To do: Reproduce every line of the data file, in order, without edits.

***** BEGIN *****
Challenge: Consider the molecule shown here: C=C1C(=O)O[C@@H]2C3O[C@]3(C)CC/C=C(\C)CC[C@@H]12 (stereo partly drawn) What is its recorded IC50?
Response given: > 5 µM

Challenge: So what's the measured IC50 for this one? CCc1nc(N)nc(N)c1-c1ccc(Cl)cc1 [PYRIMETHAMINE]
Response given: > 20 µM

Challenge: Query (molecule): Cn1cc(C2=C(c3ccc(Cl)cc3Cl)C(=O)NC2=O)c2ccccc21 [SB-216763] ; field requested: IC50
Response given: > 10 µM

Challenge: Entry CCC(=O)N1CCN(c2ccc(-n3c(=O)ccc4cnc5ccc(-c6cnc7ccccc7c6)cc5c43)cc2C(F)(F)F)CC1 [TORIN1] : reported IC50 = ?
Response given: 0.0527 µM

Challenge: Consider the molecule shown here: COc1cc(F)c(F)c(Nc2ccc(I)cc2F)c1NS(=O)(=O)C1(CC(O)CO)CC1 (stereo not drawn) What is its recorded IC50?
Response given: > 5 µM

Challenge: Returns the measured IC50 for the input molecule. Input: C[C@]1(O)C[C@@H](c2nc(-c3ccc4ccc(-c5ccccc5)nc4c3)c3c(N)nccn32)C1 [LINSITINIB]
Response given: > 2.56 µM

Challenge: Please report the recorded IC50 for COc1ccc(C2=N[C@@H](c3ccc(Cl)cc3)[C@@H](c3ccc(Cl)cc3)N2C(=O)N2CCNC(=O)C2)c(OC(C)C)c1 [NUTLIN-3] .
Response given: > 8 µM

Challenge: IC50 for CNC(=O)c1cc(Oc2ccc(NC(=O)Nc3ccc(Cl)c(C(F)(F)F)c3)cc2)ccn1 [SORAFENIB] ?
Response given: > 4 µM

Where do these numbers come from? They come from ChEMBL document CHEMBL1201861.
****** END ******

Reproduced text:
Challenge: Consider the molecule shown here: C=C1C(=O)O[C@@H]2C3O[C@]3(C)CC/C=C(\C)CC[C@@H]12 (stereo partly drawn) What is its recorded IC50?
Response given: > 5 µM

Challenge: So what's the measured IC50 for this one? CCc1nc(N)nc(N)c1-c1ccc(Cl)cc1 [PYRIMETHAMINE]
Response given: > 20 µM

Challenge: Query (molecule): Cn1cc(C2=C(c3ccc(Cl)cc3Cl)C(=O)NC2=O)c2ccccc21 [SB-216763] ; field requested: IC50
Response given: > 10 µM

Challenge: Entry CCC(=O)N1CCN(c2ccc(-n3c(=O)ccc4cnc5ccc(-c6cnc7ccccc7c6)cc5c43)cc2C(F)(F)F)CC1 [TORIN1] : reported IC50 = ?
Response given: 0.0527 µM

Challenge: Consider the molecule shown here: COc1cc(F)c(F)c(Nc2ccc(I)cc2F)c1NS(=O)(=O)C1(CC(O)CO)CC1 (stereo not drawn) What is its recorded IC50?
Response given: > 5 µM

Challenge: Returns the measured IC50 for the input molecule. Input: C[C@]1(O)C[C@@H](c2nc(-c3ccc4ccc(-c5ccccc5)nc4c3)c3c(N)nccn32)C1 [LINSITINIB]
Response given: > 2.56 µM

Challenge: Please report the recorded IC50 for COc1ccc(C2=N[C@@H](c3ccc(Cl)cc3)[C@@H](c3ccc(Cl)cc3)N2C(=O)N2CCNC(=O)C2)c(OC(C)C)c1 [NUTLIN-3] .
Response given: > 8 µM

Challenge: IC50 for CNC(=O)c1cc(Oc2ccc(NC(=O)Nc3ccc(Cl)c(C(F)(F)F)c3)cc2)ccn1 [SORAFENIB] ?
Response given: > 4 µM

Where do these numbers come from? They come from ChEMBL document CHEMBL1201861.